Books About Oakland


 

We would like to thank Russell Yee for starting this list for us. Russell limited his suggestions to non-fiction works. He excluded all sports-related titles. He also excluded titles that are more regional in scope. Most of these books are available through the Oakland Public Library, especially in the Oakland History Room at the Main Library. We are interested in adding more Oakland titles and items, please let us know if you can help at evanosky@pacbell.net

                                               


New Books

·         Click here http://oaklandhistory.com/files/arcadia.html

         to see our page with the latest Arcadia books

·         Click here http://evanosky.info

        to see our books in the “History Is All Around You” series

·         Click here http://www.amazon.com/dp/1592233503?tag=talkingtospir-

·          to see our book East Bay Then  & Now and http://www.amazon.com/dp/0517228734?tag=talkingtospir- for San Francisco in Photographs

General History

·         Oakland’s Early History, Edson F. Adams (Oakland, 1932)  A cheery retelling by a descendent of a founding father.  Includes excerpts from Mayor Horace Carpentier’s April 29, 1854 City Council address advocating: free schools, peaceful relations with neighboring towns, 100% preservation of the native oaks, and the relocating of the State Capital to Oakland.

·         Oakland, A History, G. A. Cummings and E. S. Pladwell, (Oakland: Grant D. Miller, 1942)

·         Oakland, the Story of a City, Beth Bagwell (Novato: Presedio Press, 1982).  Still the warmest and most poetic telling of the Oakland story, thankfully now again in print.  Bagwell was the first president of the Oakland Heritage Alliance.

·         The Beginnings of Oakland, A. U. C. , Peter Thomas Conmy (Oakland: Oakland Public Library, 1961).  “A.U.C.” = ad urbe condita, “from the founding of the city”(Livy).  A handy and well-documented account of our early history, especially the legal status of land claims from the Peraltas on.

·         The Second Gold Rush: Oakland and the East Bay During World War II, Marilynn S. Johnson (Berkeley: University of California Press, 1993) A social and political history of Oakland and the East Bay as it was transformed by wartime industry and the influx of domestic migrants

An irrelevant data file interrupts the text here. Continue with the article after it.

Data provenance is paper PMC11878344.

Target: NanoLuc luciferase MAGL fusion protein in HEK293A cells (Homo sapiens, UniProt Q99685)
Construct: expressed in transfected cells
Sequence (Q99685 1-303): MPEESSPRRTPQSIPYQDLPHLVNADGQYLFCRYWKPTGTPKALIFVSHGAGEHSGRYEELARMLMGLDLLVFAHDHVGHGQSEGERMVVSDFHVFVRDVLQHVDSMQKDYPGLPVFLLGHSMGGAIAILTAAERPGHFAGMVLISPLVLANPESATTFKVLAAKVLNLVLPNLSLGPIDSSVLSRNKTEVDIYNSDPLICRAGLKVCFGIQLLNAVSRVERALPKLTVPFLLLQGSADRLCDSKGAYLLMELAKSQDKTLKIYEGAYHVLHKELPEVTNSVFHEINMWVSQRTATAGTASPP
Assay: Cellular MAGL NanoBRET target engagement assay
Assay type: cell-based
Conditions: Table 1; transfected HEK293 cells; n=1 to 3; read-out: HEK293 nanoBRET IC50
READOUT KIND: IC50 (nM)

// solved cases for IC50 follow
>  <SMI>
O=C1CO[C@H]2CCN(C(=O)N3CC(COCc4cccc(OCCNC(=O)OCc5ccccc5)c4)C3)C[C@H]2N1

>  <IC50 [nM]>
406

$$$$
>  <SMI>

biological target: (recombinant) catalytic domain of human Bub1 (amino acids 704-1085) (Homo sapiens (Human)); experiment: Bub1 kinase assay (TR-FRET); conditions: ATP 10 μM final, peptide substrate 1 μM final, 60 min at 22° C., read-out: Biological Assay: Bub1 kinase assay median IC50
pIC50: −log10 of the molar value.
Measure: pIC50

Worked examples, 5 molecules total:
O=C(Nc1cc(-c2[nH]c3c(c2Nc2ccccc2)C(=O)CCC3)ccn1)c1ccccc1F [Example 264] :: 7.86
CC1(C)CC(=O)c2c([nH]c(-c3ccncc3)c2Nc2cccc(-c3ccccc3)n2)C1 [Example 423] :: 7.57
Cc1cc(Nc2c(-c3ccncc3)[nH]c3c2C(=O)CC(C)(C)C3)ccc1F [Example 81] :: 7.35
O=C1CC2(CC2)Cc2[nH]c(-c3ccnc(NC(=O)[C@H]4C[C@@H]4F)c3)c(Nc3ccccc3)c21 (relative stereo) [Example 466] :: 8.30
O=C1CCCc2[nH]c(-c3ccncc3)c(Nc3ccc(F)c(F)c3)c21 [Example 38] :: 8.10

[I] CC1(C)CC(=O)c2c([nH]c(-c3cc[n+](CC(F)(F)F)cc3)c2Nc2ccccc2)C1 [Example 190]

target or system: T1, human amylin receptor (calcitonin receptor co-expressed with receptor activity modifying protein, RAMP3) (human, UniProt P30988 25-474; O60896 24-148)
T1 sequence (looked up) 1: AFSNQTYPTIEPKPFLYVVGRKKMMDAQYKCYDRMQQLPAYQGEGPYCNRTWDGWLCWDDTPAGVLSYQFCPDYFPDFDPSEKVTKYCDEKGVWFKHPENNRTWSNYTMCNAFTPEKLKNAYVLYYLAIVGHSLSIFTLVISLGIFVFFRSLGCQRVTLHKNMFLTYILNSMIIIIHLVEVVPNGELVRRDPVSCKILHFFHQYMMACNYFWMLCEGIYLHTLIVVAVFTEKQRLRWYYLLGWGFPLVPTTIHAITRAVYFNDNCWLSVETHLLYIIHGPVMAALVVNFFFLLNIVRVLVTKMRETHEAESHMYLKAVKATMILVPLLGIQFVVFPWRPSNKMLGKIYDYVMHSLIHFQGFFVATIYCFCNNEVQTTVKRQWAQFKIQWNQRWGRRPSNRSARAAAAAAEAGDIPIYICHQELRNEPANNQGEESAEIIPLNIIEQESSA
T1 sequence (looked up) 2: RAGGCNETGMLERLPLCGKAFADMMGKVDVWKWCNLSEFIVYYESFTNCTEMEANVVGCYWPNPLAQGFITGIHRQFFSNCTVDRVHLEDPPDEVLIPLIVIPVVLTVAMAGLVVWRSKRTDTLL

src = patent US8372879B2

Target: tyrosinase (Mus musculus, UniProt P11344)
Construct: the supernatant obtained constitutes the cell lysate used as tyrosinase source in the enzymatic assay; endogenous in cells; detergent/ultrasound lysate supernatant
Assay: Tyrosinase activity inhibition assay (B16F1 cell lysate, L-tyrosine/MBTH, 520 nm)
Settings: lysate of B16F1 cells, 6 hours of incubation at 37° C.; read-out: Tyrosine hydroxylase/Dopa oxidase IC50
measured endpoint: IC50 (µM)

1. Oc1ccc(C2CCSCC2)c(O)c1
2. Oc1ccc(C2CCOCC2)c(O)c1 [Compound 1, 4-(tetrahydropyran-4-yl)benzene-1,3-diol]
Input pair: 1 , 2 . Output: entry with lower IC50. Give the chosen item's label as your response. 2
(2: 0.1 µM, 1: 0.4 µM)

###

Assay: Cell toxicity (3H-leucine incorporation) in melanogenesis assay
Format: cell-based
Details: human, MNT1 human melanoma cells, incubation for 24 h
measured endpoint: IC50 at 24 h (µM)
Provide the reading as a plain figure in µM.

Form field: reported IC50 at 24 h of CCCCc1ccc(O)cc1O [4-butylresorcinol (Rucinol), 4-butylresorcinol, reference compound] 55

·         Pacific Gateway: An Illustrated History of the Port of Oakland, Woodruff Minor (Oakland: Port of Oakland, 2000).  Excellent photos, maps, and documentation of Oakland’s Port and Airport.  Produced as an impact-mitigation measure for the demolition of the Grove Street Pier transit shed. 

 

Specialized History

·         Oakland's Not for Burning, Amory Bradford (New York: McKay, 1968) Mr. Bradford came from Washington in 1965 to keep Oakland from burning as Watts had.  Does his big jobs program get the credit? (see below)

·         Implementation: How Great Expectations in Washington Are Dashed in Oakland: Or Why It's Amazing That Federal Programs Work at All, This Being the Saga of the Economic Development Administration As Told to by Two Sympathetic Observers Who Seek to Build Morals on Ruined Hopes, Aaron B. Wildavsky, Jeffrey L. Pressman, 1973 (later eds. to 1984) Examines how Mr. Bradford’s Federal Economic Development Administration efforts actually fared…

·         Power Structure and Urban Policy: Who Rules in Oakland? Edward C. Hayes (NY: McGraw-Hill, 1972) “…the city’s medium and large businessmen have reaped the major and continuing benefits of local policy, while the nonrich have reaped a harvest of more crowded housing, forced removal, relatively higher taxes, and minimum public services....This study…has shown the extent to which a very small set of persons and interests can find real expression in the current political organs of a city.”

·         The Chinese of Oakland: Unsung Builders,
Eve Armentrout Ma and Jeong Huei Ma (n.p., 1982)

·         Fire In the Hills: A Collective Remembrance, ed. Patricia Adler, (Berkeley, 1992) Remember the 25 lives, 3,354 homes, and 456 apartments we lost?

·         Drive-By, Gary Rivlin, (New York: Henry Holt, 1995)